The land has an indoor stunt theater and four explore zones: Swiss Family Treehouse, Skull Island, a pirate ship, and the ruins of a Mayan temple. The interactive map/treasure hunt game from MK’s Adventureland would make use of these areas (and other nooks of the land). Most lands in the park would benefit from a similar type of exploration/engagment feature.
This supersized version of Frontierland combines some familiar elements with some never-built ride concepts. From the hub, guests enter a forest with an Indian camp before crossing a bridge into the explorable Fort Hancock. Beyond, there is an extensive townscape filled with lots of small, individual artisan shops and places to wet one’s whistle, as one might find in a Western town: a gun shop, leather shop, blacksmith, general store, woodworker, miracle medicines wagon, etc. There is a vaudeville theater and riverboat dock in town.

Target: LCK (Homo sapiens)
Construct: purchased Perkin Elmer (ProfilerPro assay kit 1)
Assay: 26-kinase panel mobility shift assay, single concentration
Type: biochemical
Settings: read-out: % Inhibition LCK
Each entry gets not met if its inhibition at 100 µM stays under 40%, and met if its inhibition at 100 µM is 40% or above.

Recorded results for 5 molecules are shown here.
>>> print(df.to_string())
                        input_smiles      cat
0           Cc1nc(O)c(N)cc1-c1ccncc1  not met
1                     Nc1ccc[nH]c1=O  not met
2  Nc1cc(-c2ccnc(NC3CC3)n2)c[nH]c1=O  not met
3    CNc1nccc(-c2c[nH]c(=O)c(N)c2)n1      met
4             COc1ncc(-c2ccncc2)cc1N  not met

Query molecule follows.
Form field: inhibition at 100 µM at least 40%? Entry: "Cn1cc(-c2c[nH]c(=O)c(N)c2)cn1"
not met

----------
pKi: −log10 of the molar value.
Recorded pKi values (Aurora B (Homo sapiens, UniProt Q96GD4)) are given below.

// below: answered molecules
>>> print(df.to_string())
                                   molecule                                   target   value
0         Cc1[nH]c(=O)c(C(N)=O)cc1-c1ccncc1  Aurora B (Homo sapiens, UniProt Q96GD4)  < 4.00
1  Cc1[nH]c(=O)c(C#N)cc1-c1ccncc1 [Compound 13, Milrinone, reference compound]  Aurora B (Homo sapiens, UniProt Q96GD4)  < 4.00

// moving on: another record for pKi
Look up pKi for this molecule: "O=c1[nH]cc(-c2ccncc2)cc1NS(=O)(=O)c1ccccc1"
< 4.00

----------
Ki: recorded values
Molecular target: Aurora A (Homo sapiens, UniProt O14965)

Outside of town is Canyon Country where one would find Lil’ Thunder Mountain kiddie coaster (see art below), the loading station to island-based Big Thunder and the massive Western River Expedition mesa. The queue to this PotC-like musical ride winds along the Riverside going behind waterfalls.
The area that transitions to Treasure Cove has a Spanish Southwest/Mexican influence. The rivers stay busy with two paddlewheelers (stern and side-wheeled), keelboats, rafts to Tom Sawyer Island and Davy Crockett Canoes accessible on the Island. The final ride brings back an old concept for Disneyland: a horse simulator (see art above). Real horses could make appearances in the corral outside the building. I imagine legendary characters of the Old West (Zorro, Tonto, Lone Ranger, Annie Oakley, etc.) could make cameos in the simulated bounty hunt within mini dome simulators. The footage would be slot-machine style (like Star Tours 2), with many variations on the experience.
This land (and all lands) could feature live streetmosphere situations – e.g., a bank robbery, a speech by a Railroad Baron, a stagecoach arrival, Zorro jumping from roof to roof, as used to happen in Disneyland, etc.